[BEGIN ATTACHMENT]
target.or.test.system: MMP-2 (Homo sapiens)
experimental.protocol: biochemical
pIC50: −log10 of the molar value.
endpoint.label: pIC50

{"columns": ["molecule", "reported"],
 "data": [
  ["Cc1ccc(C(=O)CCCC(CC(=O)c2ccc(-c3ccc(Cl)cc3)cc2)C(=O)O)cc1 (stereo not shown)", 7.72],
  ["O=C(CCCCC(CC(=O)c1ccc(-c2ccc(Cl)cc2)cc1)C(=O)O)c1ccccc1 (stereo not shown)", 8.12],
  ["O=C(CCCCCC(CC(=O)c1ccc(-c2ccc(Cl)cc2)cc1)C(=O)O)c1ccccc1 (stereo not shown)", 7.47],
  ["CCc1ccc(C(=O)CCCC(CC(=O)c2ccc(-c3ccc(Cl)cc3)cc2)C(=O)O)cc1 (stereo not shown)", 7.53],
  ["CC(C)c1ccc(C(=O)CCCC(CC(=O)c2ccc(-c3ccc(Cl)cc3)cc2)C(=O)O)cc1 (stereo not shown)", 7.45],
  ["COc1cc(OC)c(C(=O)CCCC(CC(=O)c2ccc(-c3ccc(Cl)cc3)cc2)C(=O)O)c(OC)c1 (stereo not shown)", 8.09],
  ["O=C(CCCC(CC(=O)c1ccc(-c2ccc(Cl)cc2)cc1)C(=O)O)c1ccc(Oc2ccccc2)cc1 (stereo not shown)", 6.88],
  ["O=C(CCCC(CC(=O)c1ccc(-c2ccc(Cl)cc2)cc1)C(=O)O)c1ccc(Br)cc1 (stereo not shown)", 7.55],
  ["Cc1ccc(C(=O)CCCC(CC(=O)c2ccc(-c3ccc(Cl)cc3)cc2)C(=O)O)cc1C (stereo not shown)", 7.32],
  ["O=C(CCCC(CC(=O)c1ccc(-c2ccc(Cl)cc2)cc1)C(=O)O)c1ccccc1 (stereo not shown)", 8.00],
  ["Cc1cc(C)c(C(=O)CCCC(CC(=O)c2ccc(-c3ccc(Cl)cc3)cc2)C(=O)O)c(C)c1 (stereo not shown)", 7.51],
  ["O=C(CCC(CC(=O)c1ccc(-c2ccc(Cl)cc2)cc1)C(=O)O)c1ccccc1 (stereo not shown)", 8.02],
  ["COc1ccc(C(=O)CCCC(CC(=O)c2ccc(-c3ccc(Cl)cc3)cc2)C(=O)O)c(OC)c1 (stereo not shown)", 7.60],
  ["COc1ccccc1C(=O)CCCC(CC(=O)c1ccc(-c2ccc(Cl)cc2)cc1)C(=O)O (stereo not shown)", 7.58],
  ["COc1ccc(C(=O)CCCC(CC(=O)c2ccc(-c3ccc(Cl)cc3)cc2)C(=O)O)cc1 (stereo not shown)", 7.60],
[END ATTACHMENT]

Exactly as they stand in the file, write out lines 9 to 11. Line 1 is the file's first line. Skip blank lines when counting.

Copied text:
  ["O=C(CCCCCC(CC(=O)c1ccc(-c2ccc(Cl)cc2)cc1)C(=O)O)c1ccccc1 (stereo not shown)", 7.47],
  ["CCc1ccc(C(=O)CCCC(CC(=O)c2ccc(-c3ccc(Cl)cc3)cc2)C(=O)O)cc1 (stereo not shown)", 7.53],
  ["CC(C)c1ccc(C(=O)CCCC(CC(=O)c2ccc(-c3ccc(Cl)cc3)cc2)C(=O)O)cc1 (stereo not shown)", 7.45],